is just, and it was spent, not withdrawn. Let us not trifle with God or trivialize his love. We will never stand in awe of being loved by God until we reckon with the seriousness of our sin and the justice of his wrath against us. But when, by grace, we waken to our unworthiness, then we may look at the suffering and death of Christ and say, “In this is love, not that we have loved God but that he loved us and sent his Son to be the [wrath-absorbing] propitiation for our sins” (1 John 4:10).By John Piper"50 Reasons Why Christ  Suffered and Died"

10 March 2010

I Cannot Pray

I cannot say OUR if my religion has no room for others and their needs.

I cannot say FATHER if I do not demonstrate this relationship
in my daily life.

I cannot say WHO ART IN HEAVEN if all my interests and
pursuits are in earthly things.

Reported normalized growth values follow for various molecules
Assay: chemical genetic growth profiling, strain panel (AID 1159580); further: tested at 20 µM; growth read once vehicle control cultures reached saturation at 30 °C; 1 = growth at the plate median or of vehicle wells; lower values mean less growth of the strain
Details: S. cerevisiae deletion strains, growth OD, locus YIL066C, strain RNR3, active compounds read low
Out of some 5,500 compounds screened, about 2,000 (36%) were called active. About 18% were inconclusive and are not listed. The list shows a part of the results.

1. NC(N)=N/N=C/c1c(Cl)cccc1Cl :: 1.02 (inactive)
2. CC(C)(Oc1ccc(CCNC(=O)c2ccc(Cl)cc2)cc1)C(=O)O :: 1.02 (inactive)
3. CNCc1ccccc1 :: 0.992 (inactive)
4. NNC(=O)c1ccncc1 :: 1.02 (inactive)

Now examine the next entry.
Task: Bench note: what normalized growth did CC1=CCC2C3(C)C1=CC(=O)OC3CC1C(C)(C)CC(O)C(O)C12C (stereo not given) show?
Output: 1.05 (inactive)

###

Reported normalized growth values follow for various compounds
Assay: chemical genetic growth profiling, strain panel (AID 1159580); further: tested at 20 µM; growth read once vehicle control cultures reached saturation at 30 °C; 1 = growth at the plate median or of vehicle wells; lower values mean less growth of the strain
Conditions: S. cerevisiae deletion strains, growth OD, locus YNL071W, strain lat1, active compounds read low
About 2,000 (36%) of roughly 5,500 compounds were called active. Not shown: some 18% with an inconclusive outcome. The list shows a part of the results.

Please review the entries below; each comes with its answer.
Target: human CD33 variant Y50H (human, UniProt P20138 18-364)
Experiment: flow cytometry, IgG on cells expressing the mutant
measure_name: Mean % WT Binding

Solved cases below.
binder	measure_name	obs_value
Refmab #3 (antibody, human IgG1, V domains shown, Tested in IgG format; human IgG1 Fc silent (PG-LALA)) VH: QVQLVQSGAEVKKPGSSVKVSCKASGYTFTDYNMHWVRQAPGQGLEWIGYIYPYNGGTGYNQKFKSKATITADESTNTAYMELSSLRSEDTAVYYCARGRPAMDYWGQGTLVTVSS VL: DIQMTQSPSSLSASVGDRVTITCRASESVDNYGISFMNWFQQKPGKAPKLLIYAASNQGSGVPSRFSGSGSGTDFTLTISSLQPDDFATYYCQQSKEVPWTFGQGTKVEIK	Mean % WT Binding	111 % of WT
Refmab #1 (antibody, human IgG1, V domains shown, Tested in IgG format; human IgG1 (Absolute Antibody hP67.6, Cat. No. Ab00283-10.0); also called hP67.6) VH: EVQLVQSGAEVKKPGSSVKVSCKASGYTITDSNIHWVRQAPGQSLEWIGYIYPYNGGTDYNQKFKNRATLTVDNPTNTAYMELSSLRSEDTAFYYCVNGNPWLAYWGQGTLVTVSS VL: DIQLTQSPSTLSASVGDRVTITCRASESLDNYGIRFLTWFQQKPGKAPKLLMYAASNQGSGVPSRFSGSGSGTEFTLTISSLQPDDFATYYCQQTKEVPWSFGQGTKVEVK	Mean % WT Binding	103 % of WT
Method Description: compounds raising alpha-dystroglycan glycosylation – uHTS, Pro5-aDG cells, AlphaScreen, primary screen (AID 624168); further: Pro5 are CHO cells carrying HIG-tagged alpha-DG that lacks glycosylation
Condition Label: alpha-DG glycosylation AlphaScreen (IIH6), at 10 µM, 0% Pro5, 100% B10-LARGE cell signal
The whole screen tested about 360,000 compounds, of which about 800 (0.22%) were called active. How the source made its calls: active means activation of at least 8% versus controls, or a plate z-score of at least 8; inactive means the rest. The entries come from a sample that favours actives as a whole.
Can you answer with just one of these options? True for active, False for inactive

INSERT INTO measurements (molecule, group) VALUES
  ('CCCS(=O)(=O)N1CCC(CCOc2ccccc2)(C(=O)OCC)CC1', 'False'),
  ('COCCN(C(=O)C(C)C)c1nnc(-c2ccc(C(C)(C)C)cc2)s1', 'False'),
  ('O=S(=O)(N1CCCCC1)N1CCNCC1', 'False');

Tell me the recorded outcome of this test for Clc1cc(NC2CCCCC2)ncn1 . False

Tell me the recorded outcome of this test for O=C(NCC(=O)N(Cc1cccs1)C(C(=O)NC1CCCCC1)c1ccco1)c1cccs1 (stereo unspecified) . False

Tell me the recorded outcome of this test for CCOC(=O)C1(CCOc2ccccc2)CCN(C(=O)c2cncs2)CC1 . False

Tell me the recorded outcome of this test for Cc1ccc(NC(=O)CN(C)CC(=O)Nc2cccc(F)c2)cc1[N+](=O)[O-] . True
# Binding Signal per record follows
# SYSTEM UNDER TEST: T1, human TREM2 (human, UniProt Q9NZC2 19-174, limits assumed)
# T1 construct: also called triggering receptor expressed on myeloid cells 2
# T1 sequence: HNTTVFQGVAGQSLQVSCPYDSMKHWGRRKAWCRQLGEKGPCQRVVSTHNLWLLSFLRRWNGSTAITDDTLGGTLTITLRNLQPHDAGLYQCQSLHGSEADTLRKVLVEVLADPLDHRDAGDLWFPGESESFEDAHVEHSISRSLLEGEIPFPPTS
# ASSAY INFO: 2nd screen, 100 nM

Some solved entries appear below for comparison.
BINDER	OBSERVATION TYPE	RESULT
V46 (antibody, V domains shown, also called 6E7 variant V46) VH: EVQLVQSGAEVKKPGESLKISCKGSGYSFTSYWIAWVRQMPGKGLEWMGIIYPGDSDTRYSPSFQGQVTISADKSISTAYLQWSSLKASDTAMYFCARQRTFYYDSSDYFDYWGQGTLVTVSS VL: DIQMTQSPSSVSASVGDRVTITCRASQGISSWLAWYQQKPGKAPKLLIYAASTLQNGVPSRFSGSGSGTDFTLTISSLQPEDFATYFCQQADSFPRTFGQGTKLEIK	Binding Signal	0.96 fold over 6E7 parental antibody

I cannot say HALLOWED BE THY NAME if I, who am called
by his name am not holy.

I cannot say THY KINGDOM COME if I am unwilling to give up
my own sovereignty and accept the righteous reign of God.

I cannot say THY WILL BE DONE if I am unwilling or resentful
of having it in my life.

I cannot say ON EARTH AS IT IS IN HEAVEN unless I am truly
ready to give myself to his service here and now.

I cannot say GIVE US THIS DAY OUR DAILY BREAD without expending
honest effort for it or by ignoring the genuine needs of my fellowmen.

I cannot say FORGIVE US OUR TRESPASSES AS WE FORGIVE
THOSE WHO TRESPASS AGAINST US if I continue to
harbor a grudge against anyone.

I cannot say LEAD US NOT INTO TEMPTATION if I deliberately choose to remain in a sitution where I am likely to be tempted.

I cannot say DELIVER US FROM EVIL if I am not prepared to fight
in the spiritual realm with the weapon of prayer.

I cannot say THINE IS THE KINGDOM if I do not give the King the disciplined obedience of a loyal subject.

I cannot say THINE IS THE POWER if I fear what my
neighbors and friends may say or do.

I cannot say THINE IS THE GLORY if I am seeking my own glory first.

I cannot say FOREVER if I am too anxious about each day's affairs.

I cannot say AMEN unless I honestly say, "Cost what it may, this is my prayer."

By Anonymous Writer